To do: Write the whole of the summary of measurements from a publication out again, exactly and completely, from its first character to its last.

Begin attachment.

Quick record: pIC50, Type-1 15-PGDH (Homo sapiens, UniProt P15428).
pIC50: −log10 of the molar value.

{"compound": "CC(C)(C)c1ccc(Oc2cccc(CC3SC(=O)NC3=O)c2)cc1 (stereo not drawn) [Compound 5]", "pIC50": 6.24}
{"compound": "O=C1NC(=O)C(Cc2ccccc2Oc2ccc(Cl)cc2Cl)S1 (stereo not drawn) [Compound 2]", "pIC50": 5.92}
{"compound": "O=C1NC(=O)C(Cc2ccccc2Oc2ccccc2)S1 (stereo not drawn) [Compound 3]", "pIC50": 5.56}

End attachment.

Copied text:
Quick record: pIC50, Type-1 15-PGDH (Homo sapiens, UniProt P15428).
pIC50: −log10 of the molar value.

{"compound": "CC(C)(C)c1ccc(Oc2cccc(CC3SC(=O)NC3=O)c2)cc1 (stereo not drawn) [Compound 5]", "pIC50": 6.24}
{"compound": "O=C1NC(=O)C(Cc2ccccc2Oc2ccc(Cl)cc2Cl)S1 (stereo not drawn) [Compound 2]", "pIC50": 5.92}
{"compound": "O=C1NC(=O)C(Cc2ccccc2Oc2ccccc2)S1 (stereo not drawn) [Compound 3]", "pIC50": 5.56}